VIRTUAL EVENT: What if… we took play more seriously in the schools system?
03 December 2020, 5:45 pm–6:45 pm
When it comes to our schools system, can all forms of play be equal, or will some always be more equal than others? And are all pupils able to benefit, especially as digital access becomes more important?
This event is free.
Play is typically defined as ‘activity for enjoyment and recreation’, but in many respects it serves a very serious and purposeful role in our lives.
It’s vital to our early development, and supports wellbeing throughout the lifespan. Meanwhile, there’s been growing recognition of play’s purposeful potential in some unexpected places, with big business harnessing play to boost employees’ creative thinking.
In education, though, play has seemed to carry less respect, squeezed out by curriculum reforms and shrinking break times. How can we raise play’s credibility in this sphere without draining it of its distinctive contribution and appeal?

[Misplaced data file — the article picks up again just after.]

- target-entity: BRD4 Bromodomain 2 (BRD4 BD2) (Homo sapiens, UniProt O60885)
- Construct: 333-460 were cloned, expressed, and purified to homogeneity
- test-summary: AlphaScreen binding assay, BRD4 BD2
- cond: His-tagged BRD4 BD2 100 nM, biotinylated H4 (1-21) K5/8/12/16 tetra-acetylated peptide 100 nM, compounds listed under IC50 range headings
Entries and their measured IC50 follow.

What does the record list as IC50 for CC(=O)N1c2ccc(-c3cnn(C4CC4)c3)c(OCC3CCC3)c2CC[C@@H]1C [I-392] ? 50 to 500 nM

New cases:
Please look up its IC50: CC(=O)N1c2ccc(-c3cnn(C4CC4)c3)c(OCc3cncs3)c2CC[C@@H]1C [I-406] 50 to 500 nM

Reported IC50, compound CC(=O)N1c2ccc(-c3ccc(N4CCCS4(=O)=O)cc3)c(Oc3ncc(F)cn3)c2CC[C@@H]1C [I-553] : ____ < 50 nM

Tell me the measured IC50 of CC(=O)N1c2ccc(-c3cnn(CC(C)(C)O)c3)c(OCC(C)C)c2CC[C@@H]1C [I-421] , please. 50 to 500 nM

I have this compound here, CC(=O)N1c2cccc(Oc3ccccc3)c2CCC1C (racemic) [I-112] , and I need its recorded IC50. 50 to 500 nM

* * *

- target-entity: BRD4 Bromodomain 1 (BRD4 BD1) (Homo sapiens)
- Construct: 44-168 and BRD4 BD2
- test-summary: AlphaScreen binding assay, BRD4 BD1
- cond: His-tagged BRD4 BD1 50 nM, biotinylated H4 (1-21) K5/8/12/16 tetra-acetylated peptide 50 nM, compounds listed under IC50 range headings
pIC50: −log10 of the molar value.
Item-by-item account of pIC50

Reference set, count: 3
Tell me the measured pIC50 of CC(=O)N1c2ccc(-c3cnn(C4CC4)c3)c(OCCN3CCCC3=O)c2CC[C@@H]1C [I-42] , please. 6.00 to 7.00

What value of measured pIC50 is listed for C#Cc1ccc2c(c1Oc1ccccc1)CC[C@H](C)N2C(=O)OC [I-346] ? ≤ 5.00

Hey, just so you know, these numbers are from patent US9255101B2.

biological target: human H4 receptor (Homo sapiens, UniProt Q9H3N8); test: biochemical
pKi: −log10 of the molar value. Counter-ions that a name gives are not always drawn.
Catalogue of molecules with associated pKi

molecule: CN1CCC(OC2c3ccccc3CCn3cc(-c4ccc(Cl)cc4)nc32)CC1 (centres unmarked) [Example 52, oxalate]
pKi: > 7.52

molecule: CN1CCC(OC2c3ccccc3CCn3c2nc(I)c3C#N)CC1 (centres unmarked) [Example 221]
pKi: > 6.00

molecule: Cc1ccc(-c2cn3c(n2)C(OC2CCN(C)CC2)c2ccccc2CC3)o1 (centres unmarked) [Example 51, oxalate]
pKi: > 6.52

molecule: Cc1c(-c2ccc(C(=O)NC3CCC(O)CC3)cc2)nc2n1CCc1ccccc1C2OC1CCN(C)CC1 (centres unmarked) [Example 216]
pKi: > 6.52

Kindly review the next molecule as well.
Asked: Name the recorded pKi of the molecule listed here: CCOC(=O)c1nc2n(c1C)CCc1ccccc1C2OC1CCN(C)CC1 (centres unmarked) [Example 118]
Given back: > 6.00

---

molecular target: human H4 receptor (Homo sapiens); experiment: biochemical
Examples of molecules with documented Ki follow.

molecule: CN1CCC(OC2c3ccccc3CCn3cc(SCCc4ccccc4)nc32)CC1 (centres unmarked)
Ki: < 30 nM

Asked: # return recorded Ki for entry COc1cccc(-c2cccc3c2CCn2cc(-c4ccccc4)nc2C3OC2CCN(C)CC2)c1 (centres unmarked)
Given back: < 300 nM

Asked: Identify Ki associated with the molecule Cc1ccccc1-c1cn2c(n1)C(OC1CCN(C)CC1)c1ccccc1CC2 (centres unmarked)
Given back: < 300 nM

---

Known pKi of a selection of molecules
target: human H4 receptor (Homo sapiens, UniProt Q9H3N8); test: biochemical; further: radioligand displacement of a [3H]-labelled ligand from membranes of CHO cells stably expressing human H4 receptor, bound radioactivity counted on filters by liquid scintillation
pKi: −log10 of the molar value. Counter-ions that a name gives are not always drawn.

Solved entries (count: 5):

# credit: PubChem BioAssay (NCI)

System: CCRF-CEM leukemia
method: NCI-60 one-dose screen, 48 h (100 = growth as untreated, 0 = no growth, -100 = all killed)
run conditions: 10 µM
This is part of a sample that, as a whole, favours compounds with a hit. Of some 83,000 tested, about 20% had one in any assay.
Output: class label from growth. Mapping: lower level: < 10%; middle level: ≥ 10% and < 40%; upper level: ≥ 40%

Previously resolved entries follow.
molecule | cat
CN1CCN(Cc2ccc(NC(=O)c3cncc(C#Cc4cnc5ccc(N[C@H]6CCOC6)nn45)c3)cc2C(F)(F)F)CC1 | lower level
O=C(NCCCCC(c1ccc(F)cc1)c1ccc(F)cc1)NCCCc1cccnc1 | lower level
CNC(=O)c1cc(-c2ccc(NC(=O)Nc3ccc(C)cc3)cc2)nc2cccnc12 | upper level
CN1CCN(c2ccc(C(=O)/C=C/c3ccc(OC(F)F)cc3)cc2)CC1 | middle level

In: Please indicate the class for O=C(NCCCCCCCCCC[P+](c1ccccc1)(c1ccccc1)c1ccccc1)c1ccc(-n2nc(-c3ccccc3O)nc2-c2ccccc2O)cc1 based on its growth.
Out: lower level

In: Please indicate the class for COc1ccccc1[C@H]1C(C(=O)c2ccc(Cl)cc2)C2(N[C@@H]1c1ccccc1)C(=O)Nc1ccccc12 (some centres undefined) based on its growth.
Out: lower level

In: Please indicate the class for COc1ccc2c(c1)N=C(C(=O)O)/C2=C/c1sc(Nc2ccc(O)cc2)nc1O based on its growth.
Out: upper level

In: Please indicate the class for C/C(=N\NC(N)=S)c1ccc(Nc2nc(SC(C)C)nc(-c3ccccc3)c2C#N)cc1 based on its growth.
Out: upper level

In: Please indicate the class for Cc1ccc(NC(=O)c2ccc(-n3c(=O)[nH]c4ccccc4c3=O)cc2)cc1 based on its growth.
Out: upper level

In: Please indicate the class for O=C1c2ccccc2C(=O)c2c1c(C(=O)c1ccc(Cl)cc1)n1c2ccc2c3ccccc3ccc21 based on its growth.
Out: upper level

Play of course takes many forms, from unstructured, independent activity to organised team sports, while digital technology is adding new dimensions to its repertoire – dimensions that have become more important in light of the COVID-19 pandemic and restrictions on children’s ability to socialise with one another in person.
We’ve brought together experts from a range of fields to throw around some ideas about the place of play in children’s learning.
- Shahneila Saeed, Head of Education and Programme Director of Digital Schoolhouse, The Association for UK Interactive Entertainment (Ukie)
- Sara Baker, Reader in Developmental Psychology and Education, University of Cambridge
- Michael Rosen, Professor of Children's Literature at Goldsmiths, University of London
- Tom McBride, Director of Evidence, Early Intervention Foundation
- Chair: Dominic Wyse, Professor of Early Childhood and Primary Education, UCL Institute of Education